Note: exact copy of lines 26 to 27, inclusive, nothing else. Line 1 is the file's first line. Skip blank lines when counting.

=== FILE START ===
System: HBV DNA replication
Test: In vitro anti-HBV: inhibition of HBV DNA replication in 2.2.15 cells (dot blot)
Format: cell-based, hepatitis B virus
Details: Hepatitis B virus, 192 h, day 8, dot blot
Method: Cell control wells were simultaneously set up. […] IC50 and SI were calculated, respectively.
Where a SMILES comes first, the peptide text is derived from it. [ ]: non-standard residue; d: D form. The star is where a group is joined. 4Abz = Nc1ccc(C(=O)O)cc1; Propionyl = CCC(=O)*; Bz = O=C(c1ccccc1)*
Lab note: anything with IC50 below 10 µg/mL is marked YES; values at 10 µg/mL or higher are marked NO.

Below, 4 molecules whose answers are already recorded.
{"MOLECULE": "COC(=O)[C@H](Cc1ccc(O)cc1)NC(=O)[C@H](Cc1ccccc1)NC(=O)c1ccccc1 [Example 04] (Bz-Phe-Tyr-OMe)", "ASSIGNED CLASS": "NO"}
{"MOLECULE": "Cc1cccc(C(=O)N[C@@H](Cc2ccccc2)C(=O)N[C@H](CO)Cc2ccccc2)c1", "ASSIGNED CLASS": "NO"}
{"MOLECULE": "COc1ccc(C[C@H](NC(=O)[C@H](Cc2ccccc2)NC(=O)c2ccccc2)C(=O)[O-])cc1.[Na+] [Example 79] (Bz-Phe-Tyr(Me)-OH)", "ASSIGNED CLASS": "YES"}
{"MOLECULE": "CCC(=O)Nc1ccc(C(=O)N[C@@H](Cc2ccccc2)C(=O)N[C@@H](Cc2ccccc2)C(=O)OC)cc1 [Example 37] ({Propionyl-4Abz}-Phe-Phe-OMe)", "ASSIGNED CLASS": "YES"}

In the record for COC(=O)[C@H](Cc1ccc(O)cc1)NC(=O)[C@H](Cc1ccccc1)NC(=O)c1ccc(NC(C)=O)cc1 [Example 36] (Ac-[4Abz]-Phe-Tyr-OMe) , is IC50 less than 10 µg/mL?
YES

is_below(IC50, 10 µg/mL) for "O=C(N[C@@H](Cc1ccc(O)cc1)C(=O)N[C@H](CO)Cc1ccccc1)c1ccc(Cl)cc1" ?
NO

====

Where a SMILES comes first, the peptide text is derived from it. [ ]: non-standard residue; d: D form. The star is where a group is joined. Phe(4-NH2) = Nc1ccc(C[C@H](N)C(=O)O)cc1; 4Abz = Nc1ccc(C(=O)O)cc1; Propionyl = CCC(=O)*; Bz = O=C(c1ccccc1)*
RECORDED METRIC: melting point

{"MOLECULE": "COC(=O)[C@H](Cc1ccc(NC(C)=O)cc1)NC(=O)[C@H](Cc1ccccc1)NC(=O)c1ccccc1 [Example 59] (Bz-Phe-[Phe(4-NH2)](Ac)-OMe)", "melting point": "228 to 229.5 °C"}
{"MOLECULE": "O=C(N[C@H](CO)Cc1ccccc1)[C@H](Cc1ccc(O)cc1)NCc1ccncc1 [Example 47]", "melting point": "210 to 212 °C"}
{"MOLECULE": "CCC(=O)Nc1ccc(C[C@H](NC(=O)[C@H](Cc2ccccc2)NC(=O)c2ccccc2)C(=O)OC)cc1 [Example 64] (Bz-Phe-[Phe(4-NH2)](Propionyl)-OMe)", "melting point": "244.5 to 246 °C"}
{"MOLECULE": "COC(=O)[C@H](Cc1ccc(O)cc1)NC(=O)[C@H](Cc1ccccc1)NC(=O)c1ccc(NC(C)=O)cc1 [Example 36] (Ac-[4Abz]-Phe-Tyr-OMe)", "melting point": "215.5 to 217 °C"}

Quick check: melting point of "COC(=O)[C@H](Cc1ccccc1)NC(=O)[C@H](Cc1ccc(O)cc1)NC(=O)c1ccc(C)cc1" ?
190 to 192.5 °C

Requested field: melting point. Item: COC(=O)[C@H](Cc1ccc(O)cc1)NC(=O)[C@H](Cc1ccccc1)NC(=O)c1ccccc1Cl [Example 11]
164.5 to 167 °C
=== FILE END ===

Requested field: melting point. Item: COC(=O)[C@H](Cc1ccc(O)cc1)NC(=O)[C@H](Cc1ccccc1)NC(=O)c1ccccc1Cl [Example 11]
164.5 to 167 °C